TITLE

Iranamok

AUTHOR(S)
Kaplan, Lawrence F.
PUB. DATE
June 2003
SOURCE
New Republic;6/9/2003, Vol. 228 Issue 22, p14
SOURCE TYPE
Periodical
DOC. TYPE
Article
ABSTRACT
Focuses on the manner in which the administration of United States President George W. Bush is acknowledging a nuclear threat from Iran. When it comes to Iran's nuclear program, which could reach fruition within months, the administration's hard line amounts to this: the administration plans to take Iran to the United Nations. Or, more precisely, to protest Iranian violations of the Nonproliferation Treaty (NPT) at the International Atomic Energy Agency (IAEA), and then hope the IAEA refers the matter to the United Nations, while trying to persuade China and Russia to cut off shipments of nuclear technology to Iran. And, if that doesn't work, there's always the broader policy of encouraging a popular uprising in Iran. These strategies have two things in common. First, they rely on actors other than the United States--the United Nations, the Russians, the Iranians themselves--to frustrate Iran's nuclear ambitions. Second, it's highly unlikely any of them will work. The administration will rely on the same multilateral institutions it ridiculed during the run-up to war with Iraq. Unfortunately, neither the IAEA strategy nor the democratic revolution strategy is likely to prevent Tehran from developing nuclear weapons.
ACCESSION #
9923821

 

Related Articles

  • Global Security Spotlight.  // Political Intelligence Briefing;7/28/2015, p8 

    The article discusses global security issues as they relate to Iran as of July 2015. Topics covered include the aggressive multilateral negotiations between Iran and the P5+1 countries of the U.S., the goal of reaching a landmark nuclear deal, and Iran's hope to prove that its nuclear...

  • Khamenei steadfast as nuclear talks resume.  // MEED: Middle East Economic Digest;11/22/2013, Vol. 57 Issue 47, p21 

    The article reports on Iranian Supreme Leader Ayatollah Ali Khamenei's warning that his country will not compromise on its right to develop nuclear power as Iran enters negotiations with several countries including the U.S., France and China on November 20, 2013.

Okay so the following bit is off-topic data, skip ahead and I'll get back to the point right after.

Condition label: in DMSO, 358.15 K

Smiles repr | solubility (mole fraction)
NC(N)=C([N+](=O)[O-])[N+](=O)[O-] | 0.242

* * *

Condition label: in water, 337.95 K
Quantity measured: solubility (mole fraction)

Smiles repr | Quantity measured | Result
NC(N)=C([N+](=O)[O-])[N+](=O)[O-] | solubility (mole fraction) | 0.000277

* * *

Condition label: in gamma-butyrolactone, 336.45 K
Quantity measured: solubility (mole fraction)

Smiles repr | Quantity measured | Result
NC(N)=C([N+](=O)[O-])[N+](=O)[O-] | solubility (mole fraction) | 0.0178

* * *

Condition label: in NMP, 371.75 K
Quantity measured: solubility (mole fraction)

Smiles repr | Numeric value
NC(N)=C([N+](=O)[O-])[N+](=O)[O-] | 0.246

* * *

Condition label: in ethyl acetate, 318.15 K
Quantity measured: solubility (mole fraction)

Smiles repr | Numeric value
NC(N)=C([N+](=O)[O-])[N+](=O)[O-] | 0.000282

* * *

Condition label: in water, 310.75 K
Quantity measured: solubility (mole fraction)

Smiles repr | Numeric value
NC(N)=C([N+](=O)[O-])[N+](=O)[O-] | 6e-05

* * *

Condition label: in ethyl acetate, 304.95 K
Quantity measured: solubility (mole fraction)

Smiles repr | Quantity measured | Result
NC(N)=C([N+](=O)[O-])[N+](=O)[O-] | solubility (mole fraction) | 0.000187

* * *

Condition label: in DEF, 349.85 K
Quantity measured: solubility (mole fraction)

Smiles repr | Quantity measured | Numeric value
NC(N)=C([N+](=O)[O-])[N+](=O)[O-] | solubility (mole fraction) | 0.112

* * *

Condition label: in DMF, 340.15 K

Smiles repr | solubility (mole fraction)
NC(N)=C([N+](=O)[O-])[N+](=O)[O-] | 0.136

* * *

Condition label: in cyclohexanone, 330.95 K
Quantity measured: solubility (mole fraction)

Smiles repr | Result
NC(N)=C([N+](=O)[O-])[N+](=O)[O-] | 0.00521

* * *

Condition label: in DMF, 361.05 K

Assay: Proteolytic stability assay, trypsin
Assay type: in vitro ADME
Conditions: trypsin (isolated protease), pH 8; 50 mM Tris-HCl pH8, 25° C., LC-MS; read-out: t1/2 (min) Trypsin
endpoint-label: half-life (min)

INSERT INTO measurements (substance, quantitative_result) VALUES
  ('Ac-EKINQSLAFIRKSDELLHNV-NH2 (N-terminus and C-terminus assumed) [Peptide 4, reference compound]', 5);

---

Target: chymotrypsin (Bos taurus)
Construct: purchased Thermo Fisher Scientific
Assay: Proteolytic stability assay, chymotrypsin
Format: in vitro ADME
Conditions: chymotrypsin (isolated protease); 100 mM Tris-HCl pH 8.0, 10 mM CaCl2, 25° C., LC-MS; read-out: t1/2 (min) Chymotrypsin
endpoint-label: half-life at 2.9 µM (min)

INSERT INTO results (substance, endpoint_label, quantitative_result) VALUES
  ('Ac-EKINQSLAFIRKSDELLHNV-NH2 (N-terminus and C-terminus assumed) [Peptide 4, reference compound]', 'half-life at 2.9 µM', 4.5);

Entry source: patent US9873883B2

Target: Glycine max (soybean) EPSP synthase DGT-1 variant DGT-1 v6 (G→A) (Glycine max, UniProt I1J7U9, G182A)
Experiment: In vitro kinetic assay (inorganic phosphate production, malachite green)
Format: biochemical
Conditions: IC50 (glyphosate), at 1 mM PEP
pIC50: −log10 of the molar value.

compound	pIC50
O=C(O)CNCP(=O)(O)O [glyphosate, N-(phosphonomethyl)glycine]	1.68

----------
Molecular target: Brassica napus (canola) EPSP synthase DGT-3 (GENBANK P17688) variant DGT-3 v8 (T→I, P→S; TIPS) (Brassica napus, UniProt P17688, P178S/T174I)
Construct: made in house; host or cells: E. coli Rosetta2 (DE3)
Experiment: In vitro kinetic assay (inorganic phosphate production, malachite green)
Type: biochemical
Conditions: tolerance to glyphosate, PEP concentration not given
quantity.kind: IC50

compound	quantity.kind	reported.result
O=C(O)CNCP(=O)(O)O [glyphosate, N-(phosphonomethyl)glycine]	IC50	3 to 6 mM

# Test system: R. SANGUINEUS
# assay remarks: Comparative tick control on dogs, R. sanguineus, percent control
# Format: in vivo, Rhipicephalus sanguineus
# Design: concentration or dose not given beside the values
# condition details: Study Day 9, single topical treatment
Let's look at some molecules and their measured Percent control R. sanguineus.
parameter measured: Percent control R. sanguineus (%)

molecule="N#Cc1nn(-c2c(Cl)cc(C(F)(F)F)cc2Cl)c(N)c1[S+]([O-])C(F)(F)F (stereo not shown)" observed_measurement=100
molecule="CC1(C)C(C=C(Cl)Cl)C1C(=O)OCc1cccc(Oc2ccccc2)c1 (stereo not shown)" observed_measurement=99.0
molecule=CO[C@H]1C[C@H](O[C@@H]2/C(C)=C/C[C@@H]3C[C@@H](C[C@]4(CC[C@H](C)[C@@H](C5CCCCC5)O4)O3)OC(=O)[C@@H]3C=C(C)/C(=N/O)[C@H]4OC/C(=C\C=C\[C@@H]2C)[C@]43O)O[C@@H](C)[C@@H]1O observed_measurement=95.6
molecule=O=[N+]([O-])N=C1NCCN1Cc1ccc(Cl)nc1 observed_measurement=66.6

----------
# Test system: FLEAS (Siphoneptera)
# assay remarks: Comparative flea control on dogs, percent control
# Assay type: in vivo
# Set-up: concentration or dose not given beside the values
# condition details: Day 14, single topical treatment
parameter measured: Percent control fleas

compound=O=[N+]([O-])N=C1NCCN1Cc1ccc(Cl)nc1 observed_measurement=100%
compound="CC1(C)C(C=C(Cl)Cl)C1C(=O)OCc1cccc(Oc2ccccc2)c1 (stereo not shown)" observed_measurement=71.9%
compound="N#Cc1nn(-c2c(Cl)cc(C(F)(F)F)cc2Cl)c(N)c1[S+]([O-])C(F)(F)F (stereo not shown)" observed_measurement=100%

• Keeping the faith. Picco, Giandomenico // Harvard International Review;Summer92, Vol. 14 Issue 4, p30 

    Focuses on the role of the United Nations (UN) in diplomatic negotiations in international conflicts. Author's role in negotiating the freedom of Western hostages in Lebanon in October 1991 as Assistant UN Secretary General for Political Affairs; Importance of credibility for UN to deal with...

  • The Case Against the Case Against Iran: Regionalism as the West's Last Frontier. Shenna, John C. // Middle East Journal;Summer2010, Vol. 64 Issue 3, p341 

    Iran's leaders have reasons for spurning Western offers of engagement over Iran's nuclear program. They cannot so easily spurn approaches from Turkey and Arab neighbors. Regional engagement should therefore be encouraged, especially by Russia and China, to build confidence in Iran's intention to...

  • A Dangerous Deal. BOLTON, JOHN R. // National Review;2/10/2014, Vol. 66 Issue 2, p19 

    The article looks at U.S. and international policies toward Iran's nuclear weapons program, as of January 2014. The author criticizes the Joint Plan of Action interim agreement the U.S. and several other countries reached with Iran, saying it will significantly strengthen Iran through the...

  • US and Iran in talks on Iraq.  // MEED: Middle East Economic Digest;5/18/2007, Vol. 51 Issue 20, p2 

    The article reports that the U.S. and Iranian government will hold talks for the future of Iraq. The negotiations will be held in Baghdad, Iraq. Patrick Clawson of the Washington Institute for Near East Policy. stated that the U.S. would likely refuse to talk about other issues such as nuclear...

  • Reaching the Red Line. Clark, Mark Edmond // Newsweek (Pacific Edition);11/8/2004 (Pacific Edition), Vol. 144 Issue 19, p5 

    Focuses on international relations between the United States and Iran. Refusal of the U.S. to compromise over issues such as uranium-enrichment; Statement that moderate Iranians would have more influence over the conservative mullahs who run the country if the United States showed a willingness...

  • Reaching the Red Line. Clark, Mark Edmond // Newsweek (Atlantic Edition);11/8/2004 (Atlantic Edition), Vol. 144 Issue 19, p5 

    Focuses on international relations between the United States and Iran. Refusal of the U.S. to compromise over issues such as uranium-enrichment; Statement that moderate Iranians would have more influence over the conservative mullahs who run the country if the United States showed a willingness...

  • TURKEY-IRAN.  // Middle East Reporter (Daily Edition);4/7/2010, Vol. 191 Issue 4825, p8 

    The article reports on the skepticism by Turkish Prime Minister Recep Tayyip Erdogan on the effectiveness of any further sanctions against Iran over its nuclear program. It states that Erdogan is criticizing countries pushing for another sanctions in the Security Council, and says that he still...

Share

Read the Article

Courtesy of THE LIBRARY OF VIRGINIA

Sorry, but this item is not currently available from your library.

Try another library?
Sign out of this library

Other Topics